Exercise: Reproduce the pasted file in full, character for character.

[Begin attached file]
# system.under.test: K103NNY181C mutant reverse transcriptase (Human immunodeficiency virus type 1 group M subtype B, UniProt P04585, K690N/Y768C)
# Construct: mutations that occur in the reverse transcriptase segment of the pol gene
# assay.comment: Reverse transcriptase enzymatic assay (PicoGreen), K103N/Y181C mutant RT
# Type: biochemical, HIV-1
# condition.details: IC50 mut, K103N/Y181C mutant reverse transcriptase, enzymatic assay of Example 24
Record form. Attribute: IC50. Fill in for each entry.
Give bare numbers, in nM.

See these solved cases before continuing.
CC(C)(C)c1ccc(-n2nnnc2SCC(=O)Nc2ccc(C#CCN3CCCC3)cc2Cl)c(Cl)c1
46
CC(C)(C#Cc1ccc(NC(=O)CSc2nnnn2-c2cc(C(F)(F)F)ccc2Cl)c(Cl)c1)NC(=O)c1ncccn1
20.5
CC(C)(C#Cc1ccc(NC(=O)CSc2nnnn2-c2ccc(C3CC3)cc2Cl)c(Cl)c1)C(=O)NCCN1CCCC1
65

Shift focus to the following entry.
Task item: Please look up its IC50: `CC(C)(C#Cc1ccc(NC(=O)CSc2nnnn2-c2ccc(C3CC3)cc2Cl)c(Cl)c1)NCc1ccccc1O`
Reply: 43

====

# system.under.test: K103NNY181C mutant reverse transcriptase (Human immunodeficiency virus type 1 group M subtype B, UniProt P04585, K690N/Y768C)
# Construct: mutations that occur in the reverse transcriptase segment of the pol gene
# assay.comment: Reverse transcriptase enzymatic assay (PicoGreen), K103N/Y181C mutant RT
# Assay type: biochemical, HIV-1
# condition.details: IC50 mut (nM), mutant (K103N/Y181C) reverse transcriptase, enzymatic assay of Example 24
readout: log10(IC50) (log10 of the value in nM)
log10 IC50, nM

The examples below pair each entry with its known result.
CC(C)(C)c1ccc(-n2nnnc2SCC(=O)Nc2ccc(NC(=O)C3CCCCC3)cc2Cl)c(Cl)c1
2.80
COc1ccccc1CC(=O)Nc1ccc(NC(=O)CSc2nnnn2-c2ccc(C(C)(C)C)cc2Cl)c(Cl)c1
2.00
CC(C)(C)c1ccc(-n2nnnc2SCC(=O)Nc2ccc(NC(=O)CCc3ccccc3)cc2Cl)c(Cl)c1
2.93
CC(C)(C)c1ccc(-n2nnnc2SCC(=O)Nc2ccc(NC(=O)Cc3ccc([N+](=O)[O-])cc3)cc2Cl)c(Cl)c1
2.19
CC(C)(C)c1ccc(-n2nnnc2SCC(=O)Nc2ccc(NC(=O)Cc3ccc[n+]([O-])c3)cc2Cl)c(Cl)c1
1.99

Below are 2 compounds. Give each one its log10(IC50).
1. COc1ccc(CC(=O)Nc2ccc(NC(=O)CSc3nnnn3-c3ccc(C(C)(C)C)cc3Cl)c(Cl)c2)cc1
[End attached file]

# system.under.test: K103NNY181C mutant reverse transcriptase (Human immunodeficiency virus type 1 group M subtype B, UniProt P04585, K690N/Y768C)
# Construct: mutations that occur in the reverse transcriptase segment of the pol gene
# assay.comment: Reverse transcriptase enzymatic assay (PicoGreen), K103N/Y181C mutant RT
# Type: biochemical, HIV-1
# condition.details: IC50 mut, K103N/Y181C mutant reverse transcriptase, enzymatic assay of Example 24
Record form. Attribute: IC50. Fill in for each entry.
Give bare numbers, in nM.

See these solved cases before continuing.
CC(C)(C)c1ccc(-n2nnnc2SCC(=O)Nc2ccc(C#CCN3CCCC3)cc2Cl)c(Cl)c1
46
CC(C)(C#Cc1ccc(NC(=O)CSc2nnnn2-c2cc(C(F)(F)F)ccc2Cl)c(Cl)c1)NC(=O)c1ncccn1
20.5
CC(C)(C#Cc1ccc(NC(=O)CSc2nnnn2-c2ccc(C3CC3)cc2Cl)c(Cl)c1)C(=O)NCCN1CCCC1
65

Shift focus to the following entry.
Task item: Please look up its IC50: `CC(C)(C#Cc1ccc(NC(=O)CSc2nnnn2-c2ccc(C3CC3)cc2Cl)c(Cl)c1)NCc1ccccc1O`
Reply: 43

====

# system.under.test: K103NNY181C mutant reverse transcriptase (Human immunodeficiency virus type 1 group M subtype B, UniProt P04585, K690N/Y768C)
# Construct: mutations that occur in the reverse transcriptase segment of the pol gene
# assay.comment: Reverse transcriptase enzymatic assay (PicoGreen), K103N/Y181C mutant RT
# Assay type: biochemical, HIV-1
# condition.details: IC50 mut (nM), mutant (K103N/Y181C) reverse transcriptase, enzymatic assay of Example 24
readout: log10(IC50) (log10 of the value in nM)
log10 IC50, nM

The examples below pair each entry with its known result.
CC(C)(C)c1ccc(-n2nnnc2SCC(=O)Nc2ccc(NC(=O)C3CCCCC3)cc2Cl)c(Cl)c1
2.80
COc1ccccc1CC(=O)Nc1ccc(NC(=O)CSc2nnnn2-c2ccc(C(C)(C)C)cc2Cl)c(Cl)c1
2.00
CC(C)(C)c1ccc(-n2nnnc2SCC(=O)Nc2ccc(NC(=O)CCc3ccccc3)cc2Cl)c(Cl)c1
2.93
CC(C)(C)c1ccc(-n2nnnc2SCC(=O)Nc2ccc(NC(=O)Cc3ccc([N+](=O)[O-])cc3)cc2Cl)c(Cl)c1
2.19
CC(C)(C)c1ccc(-n2nnnc2SCC(=O)Nc2ccc(NC(=O)Cc3ccc[n+]([O-])c3)cc2Cl)c(Cl)c1
1.99

Below are 2 compounds. Give each one its log10(IC50).
1. COc1ccc(CC(=O)Nc2ccc(NC(=O)CSc3nnnn3-c3ccc(C(C)(C)C)cc3Cl)c(Cl)c2)cc1